Digital transformation is crucial for business survival. According to 2020 statistics from Gartner, 91% of organizations have initiated some form of digitalization, while 87% of senior business leaders feel digitalization is a priority.

But transitioning to digital technologies and services is different for every enterprise. No cookie-cutter approach works. And only some deployments bring success. A McKinsey survey found that half of the C-suite executives reported less profit than expected from their digital transformation efforts. This means organizations must consider every detail of a digital transformation initiative – who is impacted by the change, how people will react to the change, how it impacts customer relations, total cost, how it will align with business goals, and so forth. 

But all of that is easier said than done – according to digital transformation statistics, 70% of digital transformation programs fail due to either employee resistance or lack of support from management.

Here are a few challenges that hamper the success of digital transformations and what should be done to address them: 

Long-term planning with short-term migrations: For many enterprises, digital transformation is an evolution involving several strategies, tools, and services. Today technology needs of enterprises move too fast ever to be a perfect and complete tech stack. Enterprises should focus on individual deployments and consider how new tool choices help in the company’s long-term plans. By acknowledging that digitalization is a volatile and evolving migration, you’ll have a better chance of success and adoption.

Lack of change management strategy: Organizations with a detailed change management plan and strategy are more likely to meet digital transformation objectives. A lack of a strategy is a step towards implementation failure.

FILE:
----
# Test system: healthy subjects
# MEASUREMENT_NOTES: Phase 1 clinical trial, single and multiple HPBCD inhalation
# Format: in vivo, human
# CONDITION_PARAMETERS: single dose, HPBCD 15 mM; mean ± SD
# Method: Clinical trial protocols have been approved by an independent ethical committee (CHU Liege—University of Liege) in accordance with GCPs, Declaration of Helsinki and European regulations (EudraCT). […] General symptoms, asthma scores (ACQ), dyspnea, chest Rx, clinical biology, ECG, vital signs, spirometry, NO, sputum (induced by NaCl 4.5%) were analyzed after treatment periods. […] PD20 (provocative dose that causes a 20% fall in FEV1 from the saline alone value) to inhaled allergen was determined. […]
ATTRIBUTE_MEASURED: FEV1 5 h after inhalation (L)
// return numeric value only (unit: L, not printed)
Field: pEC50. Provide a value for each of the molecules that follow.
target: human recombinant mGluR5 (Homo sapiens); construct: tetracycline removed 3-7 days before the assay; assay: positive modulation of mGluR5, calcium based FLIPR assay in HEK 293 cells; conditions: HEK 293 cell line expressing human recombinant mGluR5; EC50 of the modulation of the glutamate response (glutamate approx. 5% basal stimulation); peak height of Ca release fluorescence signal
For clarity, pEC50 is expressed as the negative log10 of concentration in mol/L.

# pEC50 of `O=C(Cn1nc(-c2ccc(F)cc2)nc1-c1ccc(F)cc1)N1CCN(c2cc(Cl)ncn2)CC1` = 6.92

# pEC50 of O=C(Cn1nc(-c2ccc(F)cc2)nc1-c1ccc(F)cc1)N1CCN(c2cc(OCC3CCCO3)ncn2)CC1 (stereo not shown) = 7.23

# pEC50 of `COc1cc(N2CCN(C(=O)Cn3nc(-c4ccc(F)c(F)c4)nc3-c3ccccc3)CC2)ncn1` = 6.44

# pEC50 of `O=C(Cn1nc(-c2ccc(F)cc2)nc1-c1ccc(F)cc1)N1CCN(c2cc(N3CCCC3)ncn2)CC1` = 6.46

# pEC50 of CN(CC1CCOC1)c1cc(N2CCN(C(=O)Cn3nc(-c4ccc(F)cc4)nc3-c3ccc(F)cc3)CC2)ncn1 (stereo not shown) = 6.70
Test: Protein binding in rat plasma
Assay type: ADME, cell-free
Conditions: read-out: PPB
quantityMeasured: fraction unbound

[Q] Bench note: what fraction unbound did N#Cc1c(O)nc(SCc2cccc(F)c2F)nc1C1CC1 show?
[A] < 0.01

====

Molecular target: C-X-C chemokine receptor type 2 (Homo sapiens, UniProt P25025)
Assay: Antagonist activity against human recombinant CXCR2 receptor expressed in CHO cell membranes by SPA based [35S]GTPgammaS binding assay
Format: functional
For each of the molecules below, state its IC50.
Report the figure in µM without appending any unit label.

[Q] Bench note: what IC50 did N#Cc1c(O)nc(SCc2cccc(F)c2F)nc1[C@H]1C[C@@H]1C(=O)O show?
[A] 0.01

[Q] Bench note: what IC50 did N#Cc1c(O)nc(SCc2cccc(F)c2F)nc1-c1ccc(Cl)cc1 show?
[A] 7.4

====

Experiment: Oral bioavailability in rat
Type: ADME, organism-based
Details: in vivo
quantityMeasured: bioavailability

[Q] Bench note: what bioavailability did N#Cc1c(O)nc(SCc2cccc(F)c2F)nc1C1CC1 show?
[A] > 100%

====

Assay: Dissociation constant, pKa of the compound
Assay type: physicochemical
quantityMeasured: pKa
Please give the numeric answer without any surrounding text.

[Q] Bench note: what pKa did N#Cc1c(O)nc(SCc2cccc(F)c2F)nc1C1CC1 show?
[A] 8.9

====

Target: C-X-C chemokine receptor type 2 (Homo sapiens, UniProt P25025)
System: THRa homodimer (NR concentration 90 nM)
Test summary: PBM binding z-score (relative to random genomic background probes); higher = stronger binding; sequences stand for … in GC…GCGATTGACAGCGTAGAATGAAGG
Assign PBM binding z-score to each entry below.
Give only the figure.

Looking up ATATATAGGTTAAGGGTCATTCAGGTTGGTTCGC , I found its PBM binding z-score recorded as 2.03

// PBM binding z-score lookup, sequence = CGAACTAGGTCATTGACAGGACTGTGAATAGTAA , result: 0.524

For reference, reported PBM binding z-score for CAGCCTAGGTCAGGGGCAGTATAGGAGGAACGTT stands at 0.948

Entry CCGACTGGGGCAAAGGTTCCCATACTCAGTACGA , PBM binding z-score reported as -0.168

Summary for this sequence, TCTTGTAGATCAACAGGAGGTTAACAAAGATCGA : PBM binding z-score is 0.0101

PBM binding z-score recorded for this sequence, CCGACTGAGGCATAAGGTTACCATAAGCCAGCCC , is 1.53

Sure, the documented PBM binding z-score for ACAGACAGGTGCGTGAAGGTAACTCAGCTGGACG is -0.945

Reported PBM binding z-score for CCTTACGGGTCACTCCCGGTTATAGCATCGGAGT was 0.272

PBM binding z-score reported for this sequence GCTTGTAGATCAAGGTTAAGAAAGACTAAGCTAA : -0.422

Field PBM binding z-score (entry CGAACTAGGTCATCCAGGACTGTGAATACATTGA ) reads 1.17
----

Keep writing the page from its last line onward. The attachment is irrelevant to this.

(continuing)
An effective change management strategy involves planning a project by identifying the root causes of issues, stakeholders impacted by the issue, and technical touchpoints to build relationships with all stakeholders and employees. You can begin to formulate your change management strategy with a change management plan template to get started. Using a template gives us one place to store all your change management information and will boost your efficiency by offering business analytics.

Ensuring Both Agility And Productivity: A big challenge is the assortment of technology choices. You need to ensure that decision-making is as decentralized to drive agility. This can be achieved by blending precise information & outcomes and tech stack governance principles and KPIs with an organizational structure with well-defined roles. 

Reskill and upskill the workforce: Getting the workforce to embrace new tech and processes is a huge challenge. Hence, upskilling and reskilling the workforce is very important. McKinsey’s study shows that only 42 out of 100 IT employees are fundamentally retrained. Reskilling these hirelings would provide businesses with a head start on their journey towards digital transformation at a lower cost and effort than hiring new ones.

Managing Cybersecurity: As companies adopt hybrid working, security is one of the most critical challenges. Leaders can never assume their cybersecurity management is stringent. Cybersecurity needs to be managed the same way as a product development lifecycle—it is never finished and needs an iterative approach. Cybercriminals are constantly changing and evolving, and so should security controls.

Enabling Cross-Functional Collaboration: Tech leaders must ensure communication and collaboration amongst cross-functional departments. Technology and digital transformation teams need to ensure a smooth knowledge transfer, use case & business requirement identification. Have an experienced program manager to ensure impediments are resolved well during gap analysis and assessment to eliminate the burden on day-to-day resources and ensure timely demos for multiple stakeholders to showcase progress and build trust.

As the essence of digital transformation projects, leaders must adapt and compete in a global, digital world; innovation and change must happen. But technology is changing rapidly and continuously, and being agile means not being afraid to divert and taking advantage of opportunities when they arise – but being lean simultaneously. Be open to embracing new processes and tools or changing traditional practices to new ones. Take a bird’s-eye view of your organizational needs, plan for both the short-term and long-term and open communication and collaboration across the board.